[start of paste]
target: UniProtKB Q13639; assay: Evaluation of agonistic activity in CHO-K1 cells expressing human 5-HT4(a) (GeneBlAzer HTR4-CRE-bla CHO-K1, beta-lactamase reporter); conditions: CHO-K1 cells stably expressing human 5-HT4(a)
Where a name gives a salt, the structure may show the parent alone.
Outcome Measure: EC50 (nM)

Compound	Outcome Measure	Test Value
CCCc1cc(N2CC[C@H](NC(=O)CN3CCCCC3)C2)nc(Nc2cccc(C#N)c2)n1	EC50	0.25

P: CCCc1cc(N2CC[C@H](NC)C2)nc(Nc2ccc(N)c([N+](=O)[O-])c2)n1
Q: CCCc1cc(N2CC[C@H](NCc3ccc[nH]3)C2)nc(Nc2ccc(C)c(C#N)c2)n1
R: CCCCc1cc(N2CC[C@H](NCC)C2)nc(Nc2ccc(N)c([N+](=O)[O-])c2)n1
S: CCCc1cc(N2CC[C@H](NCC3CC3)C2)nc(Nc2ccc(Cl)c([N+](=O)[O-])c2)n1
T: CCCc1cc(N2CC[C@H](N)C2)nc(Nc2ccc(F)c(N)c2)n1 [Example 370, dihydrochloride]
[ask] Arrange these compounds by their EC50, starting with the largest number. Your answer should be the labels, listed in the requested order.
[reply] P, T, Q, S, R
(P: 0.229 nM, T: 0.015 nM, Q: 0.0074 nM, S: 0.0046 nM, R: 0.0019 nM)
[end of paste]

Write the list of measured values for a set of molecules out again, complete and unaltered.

target: UniProtKB Q13639; assay: Evaluation of agonistic activity in CHO-K1 cells expressing human 5-HT4(a) (GeneBlAzer HTR4-CRE-bla CHO-K1, beta-lactamase reporter); conditions: CHO-K1 cells stably expressing human 5-HT4(a)
Where a name gives a salt, the structure may show the parent alone.
Outcome Measure: EC50 (nM)

Compound	Outcome Measure	Test Value
CCCc1cc(N2CC[C@H](NC(=O)CN3CCCCC3)C2)nc(Nc2cccc(C#N)c2)n1	EC50	0.25

P: CCCc1cc(N2CC[C@H](NC)C2)nc(Nc2ccc(N)c([N+](=O)[O-])c2)n1
Q: CCCc1cc(N2CC[C@H](NCc3ccc[nH]3)C2)nc(Nc2ccc(C)c(C#N)c2)n1
R: CCCCc1cc(N2CC[C@H](NCC)C2)nc(Nc2ccc(N)c([N+](=O)[O-])c2)n1
S: CCCc1cc(N2CC[C@H](NCC3CC3)C2)nc(Nc2ccc(Cl)c([N+](=O)[O-])c2)n1
T: CCCc1cc(N2CC[C@H](N)C2)nc(Nc2ccc(F)c(N)c2)n1 [Example 370, dihydrochloride]
[ask] Arrange these compounds by their EC50, starting with the largest number. Your answer should be the labels, listed in the requested order.
[reply] P, T, Q, S, R
(P: 0.229 nM, T: 0.015 nM, Q: 0.0074 nM, S: 0.0046 nM, R: 0.0019 nM)